married 12 Sep 1916 Paul Revere LISHER (1889-1969)

NOTE: William's maternal grandfather James Alexander WADDELL was born on May 20, 1825, the son of Joseph WADDELL (1800-1878) and Martha (McCORMICK) WADDELL (1805-1889), and died January 27, 1906. He married in Patriot, Gallia County, Ohio, on June 20, 1845 to Euphemia STUART, who was born in 1830 and died in 1885 at the age of 54 from gallstones. The WADDELL family came from Virginia and settled in Mason City, West Virginia. Her, James established a coal and salt businees, pumping brime from wells along the river to extract salt and bromine. His furnaces boiled the salt and bromine from the brime. James also operated a copper mill to make barrels for the shipment of his salt and bromine. On one occasion James' workers went on a strike. They set a fire which they believed would bring him out of the house and then they intended to shoot him in the back. When James didn't appear, the strikers gathered around the house with James and his daughter Martha standing back-to-back on the porch, protecting one another until the strikers gave up and left the premises. The strikers did come back and poisoned the WADDELL's Newfoundland dog.

James Alexander WADDELL was considred the most wealthy man in Mason City and was often referred to as "Captain" or ""Quality." Later, due to entering into a partnership with a bad partner, James lost his business. He spent his last days in a family hotel in Cincinatti with his daughters.

Of the STUARTS, the family members were very musical and accomplished singers.

In the following newspaper clippings, William B. PENICK is referred to as "Billy" and his father, William Calvin PENICK as "W. C."

The Chariton Leader
Chariton, Lucas County, Iowa
Saturday, January 27, 1877

TO THE PEOPLE OF LUCAS AND ADJOINING COUNTIES. -- We this day retire from the active participation in the business in which we have been engaged in this city for the past fifteen years, having disposed of our stock to W.B. Thompson & Co., who will hereafter conduct the business and solicit a share of your trade. In so doing we wish to express to you our hearty thanks for the liberal patronage extended to us, and our appreciation of the strong ties of business friendship which we have formed during these years. We wish also to commend to your consideration the new firm of W.B. Thompson & Co. as being in every way worthy of your confidence and patronage.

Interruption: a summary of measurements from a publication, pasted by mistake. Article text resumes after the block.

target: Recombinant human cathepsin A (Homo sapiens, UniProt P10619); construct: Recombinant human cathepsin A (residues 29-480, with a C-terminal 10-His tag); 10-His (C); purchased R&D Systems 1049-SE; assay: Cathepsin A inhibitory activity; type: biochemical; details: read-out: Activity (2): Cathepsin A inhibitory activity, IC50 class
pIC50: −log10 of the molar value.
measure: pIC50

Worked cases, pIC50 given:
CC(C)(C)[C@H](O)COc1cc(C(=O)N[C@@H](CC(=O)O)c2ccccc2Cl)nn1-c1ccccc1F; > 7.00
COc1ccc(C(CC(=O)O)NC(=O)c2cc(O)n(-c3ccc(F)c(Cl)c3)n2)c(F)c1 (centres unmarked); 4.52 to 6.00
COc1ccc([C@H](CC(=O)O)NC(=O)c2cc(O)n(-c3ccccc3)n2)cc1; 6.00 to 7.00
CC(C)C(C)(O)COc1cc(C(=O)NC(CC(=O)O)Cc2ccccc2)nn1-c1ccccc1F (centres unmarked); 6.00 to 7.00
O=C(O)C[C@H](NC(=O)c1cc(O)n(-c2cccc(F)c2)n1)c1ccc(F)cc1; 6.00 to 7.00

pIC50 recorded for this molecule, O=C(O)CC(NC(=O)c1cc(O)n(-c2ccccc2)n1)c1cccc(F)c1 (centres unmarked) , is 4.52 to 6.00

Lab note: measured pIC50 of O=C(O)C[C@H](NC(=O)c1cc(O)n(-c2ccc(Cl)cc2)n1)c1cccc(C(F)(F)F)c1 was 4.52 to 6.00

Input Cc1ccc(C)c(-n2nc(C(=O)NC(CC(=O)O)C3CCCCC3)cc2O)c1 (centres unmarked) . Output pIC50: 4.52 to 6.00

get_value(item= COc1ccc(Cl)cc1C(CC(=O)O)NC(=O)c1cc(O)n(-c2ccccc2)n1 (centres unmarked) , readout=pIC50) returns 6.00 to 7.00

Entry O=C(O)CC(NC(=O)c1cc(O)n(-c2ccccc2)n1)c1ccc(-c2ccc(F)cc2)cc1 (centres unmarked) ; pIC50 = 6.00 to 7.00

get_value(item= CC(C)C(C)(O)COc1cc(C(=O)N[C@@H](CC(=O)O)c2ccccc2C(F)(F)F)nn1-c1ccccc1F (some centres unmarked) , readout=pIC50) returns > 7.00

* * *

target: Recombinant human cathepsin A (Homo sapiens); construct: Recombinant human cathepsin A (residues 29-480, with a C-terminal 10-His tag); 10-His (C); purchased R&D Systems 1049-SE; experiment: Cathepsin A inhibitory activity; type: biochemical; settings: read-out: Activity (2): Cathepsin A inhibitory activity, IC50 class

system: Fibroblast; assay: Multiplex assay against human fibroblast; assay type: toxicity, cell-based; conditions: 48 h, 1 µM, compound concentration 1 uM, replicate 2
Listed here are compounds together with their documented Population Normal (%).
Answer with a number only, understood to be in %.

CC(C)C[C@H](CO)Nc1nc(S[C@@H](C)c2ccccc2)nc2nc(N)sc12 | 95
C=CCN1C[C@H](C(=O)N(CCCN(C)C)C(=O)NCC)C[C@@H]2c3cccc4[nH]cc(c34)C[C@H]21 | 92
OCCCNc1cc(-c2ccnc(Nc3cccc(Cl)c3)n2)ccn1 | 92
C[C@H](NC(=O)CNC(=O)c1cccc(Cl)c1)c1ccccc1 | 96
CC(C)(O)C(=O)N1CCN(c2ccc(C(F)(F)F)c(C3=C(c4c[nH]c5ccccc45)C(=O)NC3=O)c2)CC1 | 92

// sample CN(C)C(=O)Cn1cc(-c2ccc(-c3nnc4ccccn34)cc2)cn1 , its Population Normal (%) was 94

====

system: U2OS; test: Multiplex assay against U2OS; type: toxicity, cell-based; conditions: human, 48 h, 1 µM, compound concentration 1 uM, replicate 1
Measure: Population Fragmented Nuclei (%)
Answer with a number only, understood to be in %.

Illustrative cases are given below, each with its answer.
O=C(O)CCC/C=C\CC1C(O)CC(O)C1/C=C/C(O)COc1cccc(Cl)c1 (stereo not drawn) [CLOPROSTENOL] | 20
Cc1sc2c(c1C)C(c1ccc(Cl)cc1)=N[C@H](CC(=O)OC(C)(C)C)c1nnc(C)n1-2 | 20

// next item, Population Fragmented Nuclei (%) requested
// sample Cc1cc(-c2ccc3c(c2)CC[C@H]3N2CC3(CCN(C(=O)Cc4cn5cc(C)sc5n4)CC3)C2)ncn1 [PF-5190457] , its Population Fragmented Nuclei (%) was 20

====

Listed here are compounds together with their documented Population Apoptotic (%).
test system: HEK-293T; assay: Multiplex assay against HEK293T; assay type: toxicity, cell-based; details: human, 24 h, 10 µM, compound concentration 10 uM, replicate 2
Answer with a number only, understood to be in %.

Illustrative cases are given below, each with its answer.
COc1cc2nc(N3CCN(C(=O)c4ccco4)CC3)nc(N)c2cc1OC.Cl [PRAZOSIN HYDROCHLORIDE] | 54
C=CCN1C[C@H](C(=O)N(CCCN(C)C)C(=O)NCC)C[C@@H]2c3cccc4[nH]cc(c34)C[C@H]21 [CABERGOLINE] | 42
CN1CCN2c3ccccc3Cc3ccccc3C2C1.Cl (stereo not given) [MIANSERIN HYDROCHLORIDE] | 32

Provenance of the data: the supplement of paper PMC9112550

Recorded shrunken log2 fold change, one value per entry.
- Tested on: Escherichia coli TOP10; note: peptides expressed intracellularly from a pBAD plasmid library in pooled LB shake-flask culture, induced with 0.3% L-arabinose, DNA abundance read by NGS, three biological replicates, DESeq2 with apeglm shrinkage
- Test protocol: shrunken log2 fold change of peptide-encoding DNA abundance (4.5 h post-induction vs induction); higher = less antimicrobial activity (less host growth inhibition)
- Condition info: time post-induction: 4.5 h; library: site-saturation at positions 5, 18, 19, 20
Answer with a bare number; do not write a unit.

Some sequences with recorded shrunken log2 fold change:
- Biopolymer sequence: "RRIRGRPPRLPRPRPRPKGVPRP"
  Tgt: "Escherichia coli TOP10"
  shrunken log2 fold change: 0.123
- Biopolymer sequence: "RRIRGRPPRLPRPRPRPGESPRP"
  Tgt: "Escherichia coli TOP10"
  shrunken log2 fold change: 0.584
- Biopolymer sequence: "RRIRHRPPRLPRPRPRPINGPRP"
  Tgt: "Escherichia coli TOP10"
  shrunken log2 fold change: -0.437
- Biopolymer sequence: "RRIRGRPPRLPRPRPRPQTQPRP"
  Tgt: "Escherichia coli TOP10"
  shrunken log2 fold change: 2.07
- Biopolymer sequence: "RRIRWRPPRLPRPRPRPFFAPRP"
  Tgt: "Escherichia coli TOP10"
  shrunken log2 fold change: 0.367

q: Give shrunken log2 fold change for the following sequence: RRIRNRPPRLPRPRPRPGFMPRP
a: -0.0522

Chariton, Jan. 1, 1876

~ ~ ~ ~ ~ ~

After fifteen years of uninterrupted business prosperity, and during which their names have become household words in this and adjoining counties, the firm of MANNING & PENICK has been dissolved. Coming from Eddyville to this place, they started out in a modest way, in a wooden building on the North West corner of the square. As their business increased, the stock was enlarged accordingly, until the room became too small to accommodate their trade, and the present brick building, in which they are now located, was erected, and which they have occupied since its completion. Mr. [William B.] PENICK, the business man of the firm, has proved his ability to carry on a large trade to the satisfaction of all, and during his long career has made but very few enemies, and a great many warm friends and personal admirers.

The Chariton Leader
Chariton, Lucas County, Iowa
Saturday, January 27, 1877

Our young friend, Billy PENICK, one of the efficient clerks in the Chariton Bank, starts this week to enter college at Ann Arbor, Michigan. Billy is a studious young man, and possesses excellent business qualifications, and will make the most of his time while at college.

The Chariton Leader
Chariton, Lucas County, Iowa
Saturday, November 27, 1880

Sure enough our young friend Billy PENICK, with malice aforethought, did enter into the bonds of matrimony while on his visit to West Virginia. His bride is, or was, Miss Kate WADDELL, a charming young lady who paid our city a visit last summer. Mr. and Mrs. W. C. PENICK have issued cards of invitation to a reception for Billy and wife on the 30th inst.

The Chariton Leader